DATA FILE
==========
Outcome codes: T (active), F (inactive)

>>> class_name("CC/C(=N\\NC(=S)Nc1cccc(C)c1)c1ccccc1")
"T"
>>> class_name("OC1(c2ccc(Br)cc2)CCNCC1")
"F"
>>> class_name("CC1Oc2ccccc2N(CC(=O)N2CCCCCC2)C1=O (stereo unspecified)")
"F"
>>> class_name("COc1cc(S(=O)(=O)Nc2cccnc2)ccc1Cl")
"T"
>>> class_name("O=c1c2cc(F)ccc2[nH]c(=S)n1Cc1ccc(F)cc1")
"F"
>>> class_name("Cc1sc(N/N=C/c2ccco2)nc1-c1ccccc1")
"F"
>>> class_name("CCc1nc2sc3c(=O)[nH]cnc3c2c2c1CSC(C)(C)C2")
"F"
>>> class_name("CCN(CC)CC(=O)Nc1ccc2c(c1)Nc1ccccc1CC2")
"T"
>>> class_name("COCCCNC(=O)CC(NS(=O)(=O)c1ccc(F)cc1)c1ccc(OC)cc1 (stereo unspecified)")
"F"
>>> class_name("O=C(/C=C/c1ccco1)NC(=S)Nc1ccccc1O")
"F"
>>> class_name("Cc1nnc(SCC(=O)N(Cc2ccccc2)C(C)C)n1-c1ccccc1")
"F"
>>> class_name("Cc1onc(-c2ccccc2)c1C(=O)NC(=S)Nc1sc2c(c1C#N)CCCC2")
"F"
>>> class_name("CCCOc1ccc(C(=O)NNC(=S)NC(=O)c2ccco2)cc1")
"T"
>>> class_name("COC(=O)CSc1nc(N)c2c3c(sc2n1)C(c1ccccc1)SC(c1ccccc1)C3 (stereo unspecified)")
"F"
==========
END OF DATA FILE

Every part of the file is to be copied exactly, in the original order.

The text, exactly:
Outcome codes: T (active), F (inactive)

>>> class_name("CC/C(=N\\NC(=S)Nc1cccc(C)c1)c1ccccc1")
"T"
>>> class_name("OC1(c2ccc(Br)cc2)CCNCC1")
"F"
>>> class_name("CC1Oc2ccccc2N(CC(=O)N2CCCCCC2)C1=O (stereo unspecified)")
"F"
>>> class_name("COc1cc(S(=O)(=O)Nc2cccnc2)ccc1Cl")
"T"
>>> class_name("O=c1c2cc(F)ccc2[nH]c(=S)n1Cc1ccc(F)cc1")
"F"
>>> class_name("Cc1sc(N/N=C/c2ccco2)nc1-c1ccccc1")
"F"
>>> class_name("CCc1nc2sc3c(=O)[nH]cnc3c2c2c1CSC(C)(C)C2")
"F"
>>> class_name("CCN(CC)CC(=O)Nc1ccc2c(c1)Nc1ccccc1CC2")
"T"
>>> class_name("COCCCNC(=O)CC(NS(=O)(=O)c1ccc(F)cc1)c1ccc(OC)cc1 (stereo unspecified)")
"F"
>>> class_name("O=C(/C=C/c1ccco1)NC(=S)Nc1ccccc1O")
"F"
>>> class_name("Cc1nnc(SCC(=O)N(Cc2ccccc2)C(C)C)n1-c1ccccc1")
"F"
>>> class_name("Cc1onc(-c2ccccc2)c1C(=O)NC(=S)Nc1sc2c(c1C#N)CCCC2")
"F"
>>> class_name("CCCOc1ccc(C(=O)NNC(=S)NC(=O)c2ccco2)cc1")
"T"
>>> class_name("COC(=O)CSc1nc(N)c2c3c(sc2n1)C(c1ccccc1)SC(c1ccccc1)C3 (stereo unspecified)")
"F"